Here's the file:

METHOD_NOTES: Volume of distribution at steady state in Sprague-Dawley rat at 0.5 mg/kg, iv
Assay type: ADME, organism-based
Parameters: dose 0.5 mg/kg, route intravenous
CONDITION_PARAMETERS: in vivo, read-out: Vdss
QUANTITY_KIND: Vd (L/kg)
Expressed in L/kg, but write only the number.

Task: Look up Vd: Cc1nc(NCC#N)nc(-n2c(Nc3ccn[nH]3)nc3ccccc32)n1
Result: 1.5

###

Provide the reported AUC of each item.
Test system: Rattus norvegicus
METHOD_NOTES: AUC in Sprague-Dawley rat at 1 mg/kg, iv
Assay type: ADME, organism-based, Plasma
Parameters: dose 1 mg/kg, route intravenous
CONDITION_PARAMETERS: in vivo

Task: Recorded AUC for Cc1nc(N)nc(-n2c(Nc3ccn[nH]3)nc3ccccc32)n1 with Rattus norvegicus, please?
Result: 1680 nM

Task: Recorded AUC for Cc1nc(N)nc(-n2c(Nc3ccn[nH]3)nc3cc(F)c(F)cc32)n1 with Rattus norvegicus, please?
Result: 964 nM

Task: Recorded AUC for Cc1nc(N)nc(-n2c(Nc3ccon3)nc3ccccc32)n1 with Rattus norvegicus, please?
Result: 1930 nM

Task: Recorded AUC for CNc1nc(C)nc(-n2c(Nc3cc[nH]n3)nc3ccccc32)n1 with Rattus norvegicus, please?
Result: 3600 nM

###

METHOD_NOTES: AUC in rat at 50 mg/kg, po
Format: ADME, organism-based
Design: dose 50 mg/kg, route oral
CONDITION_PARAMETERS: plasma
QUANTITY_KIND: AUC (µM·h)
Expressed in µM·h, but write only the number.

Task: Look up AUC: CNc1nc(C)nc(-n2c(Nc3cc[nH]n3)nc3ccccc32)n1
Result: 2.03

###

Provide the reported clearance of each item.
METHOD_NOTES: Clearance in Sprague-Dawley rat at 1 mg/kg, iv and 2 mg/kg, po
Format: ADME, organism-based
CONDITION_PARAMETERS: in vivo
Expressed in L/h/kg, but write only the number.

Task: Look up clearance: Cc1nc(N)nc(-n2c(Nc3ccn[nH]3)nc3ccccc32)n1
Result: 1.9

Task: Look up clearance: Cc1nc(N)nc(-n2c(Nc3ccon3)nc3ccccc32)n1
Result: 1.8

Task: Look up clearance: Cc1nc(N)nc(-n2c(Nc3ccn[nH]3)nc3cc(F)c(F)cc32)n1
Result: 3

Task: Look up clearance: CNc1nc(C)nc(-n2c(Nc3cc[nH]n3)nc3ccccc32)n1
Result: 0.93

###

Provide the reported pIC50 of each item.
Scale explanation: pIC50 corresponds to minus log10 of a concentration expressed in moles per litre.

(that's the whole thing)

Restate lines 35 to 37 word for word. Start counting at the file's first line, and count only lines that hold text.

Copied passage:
METHOD_NOTES: Clearance in Sprague-Dawley rat at 1 mg/kg, iv and 2 mg/kg, po
Format: ADME, organism-based
CONDITION_PARAMETERS: in vivo